I'm not exaggerating when I share that just looking at his desktop gives me some anxiety. For comparison sake, here's mine:



I saw Jason's desktop image as I was headed to the pool with Chris. As I dove in to swim laps, it popped back into my mind. Then another image from a few years ago came to my memory. It was shared around social media a lot then and I had shared it, truly thinking it was a joke:

There was no way anyone would have over 10,000 unread emails, right? I think I shared it with the comment that I was the icon on the left. To my shock many friends began commenting that they were the one on the right, but their unread emails were numbering around 20,000 or 30,000. Seriously, I got shivers.

As I swam, I considered this. Jason's desktop. My friends' unread emails. I thought of my dad, how he and I both hate the red notification bubble on our apps on our phones. I have notifications only turned on for my email and texts as a result. If I have notifications in any social media apps, I will know when I go to said app. I don't want to see it calling to me. 


So what does that mean? Is it just the way our brains are? This made me recall a text conversation with a friend recently. Her son commented that when I picked he and my oldest up, I was always on time while she was always late. She apologized in case Luke was upset. I explained that being late gives me massive anxiety. As a result, I'm always on time to five minutes early. But I thought more about that. I have friends who are always late, you just plan on it. I could care less if anyone else is late as long as it doesn't make me late, you know? But if that's their default, and mine is to be on time or early, how did we get that way?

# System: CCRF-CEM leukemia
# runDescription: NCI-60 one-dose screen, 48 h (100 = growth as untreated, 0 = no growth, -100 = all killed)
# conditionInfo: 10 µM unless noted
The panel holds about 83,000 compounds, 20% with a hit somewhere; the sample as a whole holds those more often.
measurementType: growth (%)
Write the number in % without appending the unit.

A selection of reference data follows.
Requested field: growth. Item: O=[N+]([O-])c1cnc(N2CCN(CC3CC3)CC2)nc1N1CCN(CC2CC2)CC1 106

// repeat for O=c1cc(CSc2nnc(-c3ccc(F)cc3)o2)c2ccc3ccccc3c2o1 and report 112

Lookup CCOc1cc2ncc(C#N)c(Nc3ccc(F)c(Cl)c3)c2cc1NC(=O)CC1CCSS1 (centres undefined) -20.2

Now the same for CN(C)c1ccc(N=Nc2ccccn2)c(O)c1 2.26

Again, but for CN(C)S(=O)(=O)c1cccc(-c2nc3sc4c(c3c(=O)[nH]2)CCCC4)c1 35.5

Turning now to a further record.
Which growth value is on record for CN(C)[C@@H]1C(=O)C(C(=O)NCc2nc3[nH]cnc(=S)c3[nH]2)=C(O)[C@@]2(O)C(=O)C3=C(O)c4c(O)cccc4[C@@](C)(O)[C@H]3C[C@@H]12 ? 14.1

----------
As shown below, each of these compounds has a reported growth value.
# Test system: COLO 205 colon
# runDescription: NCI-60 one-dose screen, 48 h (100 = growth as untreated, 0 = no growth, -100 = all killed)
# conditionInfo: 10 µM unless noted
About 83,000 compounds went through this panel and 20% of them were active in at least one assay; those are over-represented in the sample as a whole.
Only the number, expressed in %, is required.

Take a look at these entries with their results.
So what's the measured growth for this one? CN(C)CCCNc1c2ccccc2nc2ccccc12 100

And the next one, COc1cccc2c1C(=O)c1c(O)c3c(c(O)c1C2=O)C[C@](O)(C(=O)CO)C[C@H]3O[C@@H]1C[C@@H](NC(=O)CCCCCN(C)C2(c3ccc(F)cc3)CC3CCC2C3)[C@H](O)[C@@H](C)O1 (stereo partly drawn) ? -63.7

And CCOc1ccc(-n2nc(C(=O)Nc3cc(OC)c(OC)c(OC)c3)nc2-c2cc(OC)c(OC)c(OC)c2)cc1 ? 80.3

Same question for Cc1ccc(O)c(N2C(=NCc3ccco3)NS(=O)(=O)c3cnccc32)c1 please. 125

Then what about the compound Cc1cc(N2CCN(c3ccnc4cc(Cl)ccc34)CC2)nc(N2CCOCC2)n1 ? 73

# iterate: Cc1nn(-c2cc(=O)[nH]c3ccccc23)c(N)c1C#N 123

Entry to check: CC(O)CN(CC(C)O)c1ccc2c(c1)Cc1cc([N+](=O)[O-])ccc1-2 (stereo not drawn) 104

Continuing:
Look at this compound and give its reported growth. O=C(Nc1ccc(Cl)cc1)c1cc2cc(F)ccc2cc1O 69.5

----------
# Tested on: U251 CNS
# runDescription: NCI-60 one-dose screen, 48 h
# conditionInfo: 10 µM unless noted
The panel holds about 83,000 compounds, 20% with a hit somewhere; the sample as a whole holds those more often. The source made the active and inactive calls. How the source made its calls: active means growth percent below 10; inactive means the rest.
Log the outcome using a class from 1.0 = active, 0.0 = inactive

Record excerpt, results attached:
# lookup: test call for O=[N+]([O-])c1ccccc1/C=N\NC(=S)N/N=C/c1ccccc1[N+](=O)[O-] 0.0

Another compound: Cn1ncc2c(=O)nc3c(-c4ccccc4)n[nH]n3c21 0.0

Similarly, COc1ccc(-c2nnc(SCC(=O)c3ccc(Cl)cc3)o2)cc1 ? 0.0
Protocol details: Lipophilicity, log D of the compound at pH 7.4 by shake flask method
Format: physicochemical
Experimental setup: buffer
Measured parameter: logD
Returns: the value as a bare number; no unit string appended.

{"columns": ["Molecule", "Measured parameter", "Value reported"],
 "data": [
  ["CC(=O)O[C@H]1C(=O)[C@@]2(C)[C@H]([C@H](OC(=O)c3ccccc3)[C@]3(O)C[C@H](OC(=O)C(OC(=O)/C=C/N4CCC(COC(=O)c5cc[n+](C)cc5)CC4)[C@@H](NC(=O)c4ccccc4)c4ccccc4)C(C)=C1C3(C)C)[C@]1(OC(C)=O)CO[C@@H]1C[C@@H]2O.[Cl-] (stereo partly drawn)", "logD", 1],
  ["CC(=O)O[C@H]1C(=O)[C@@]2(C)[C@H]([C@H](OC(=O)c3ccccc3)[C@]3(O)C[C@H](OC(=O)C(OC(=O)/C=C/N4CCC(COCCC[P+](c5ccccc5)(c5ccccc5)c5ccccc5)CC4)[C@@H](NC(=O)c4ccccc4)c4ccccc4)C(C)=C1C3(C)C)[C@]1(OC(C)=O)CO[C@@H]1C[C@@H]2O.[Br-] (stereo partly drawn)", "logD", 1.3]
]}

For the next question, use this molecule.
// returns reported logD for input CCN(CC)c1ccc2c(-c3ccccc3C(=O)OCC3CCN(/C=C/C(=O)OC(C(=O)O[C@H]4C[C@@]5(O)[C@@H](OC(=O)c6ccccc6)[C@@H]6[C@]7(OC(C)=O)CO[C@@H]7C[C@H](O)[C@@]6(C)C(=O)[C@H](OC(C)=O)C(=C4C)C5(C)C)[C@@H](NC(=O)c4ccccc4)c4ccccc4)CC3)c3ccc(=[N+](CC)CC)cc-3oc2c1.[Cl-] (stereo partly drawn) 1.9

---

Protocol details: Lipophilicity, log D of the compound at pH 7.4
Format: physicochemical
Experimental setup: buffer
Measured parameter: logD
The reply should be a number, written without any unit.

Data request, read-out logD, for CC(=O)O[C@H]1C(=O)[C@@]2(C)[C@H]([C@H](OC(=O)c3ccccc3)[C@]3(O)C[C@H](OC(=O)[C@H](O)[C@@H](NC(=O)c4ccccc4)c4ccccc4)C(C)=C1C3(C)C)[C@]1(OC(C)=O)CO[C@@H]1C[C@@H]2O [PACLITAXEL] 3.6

I swam, and swam, and swam and the laps racked up. I thought of all the idiosyncrasies we all have. At forty-three I am perfectly comfortable, for the most part, with who I am. I know what causes me to get anxious, I know how to feel relaxed. I know how I learn best, how to be my most productive. I know I'm surrounded with people who think like me, and others who have opposite tendencies. We are all successful. I don't think that my habits of keeping a clean desktop, no notifications, or being on time are "right", and the opposite isn't wrong. We all figure out what works for us.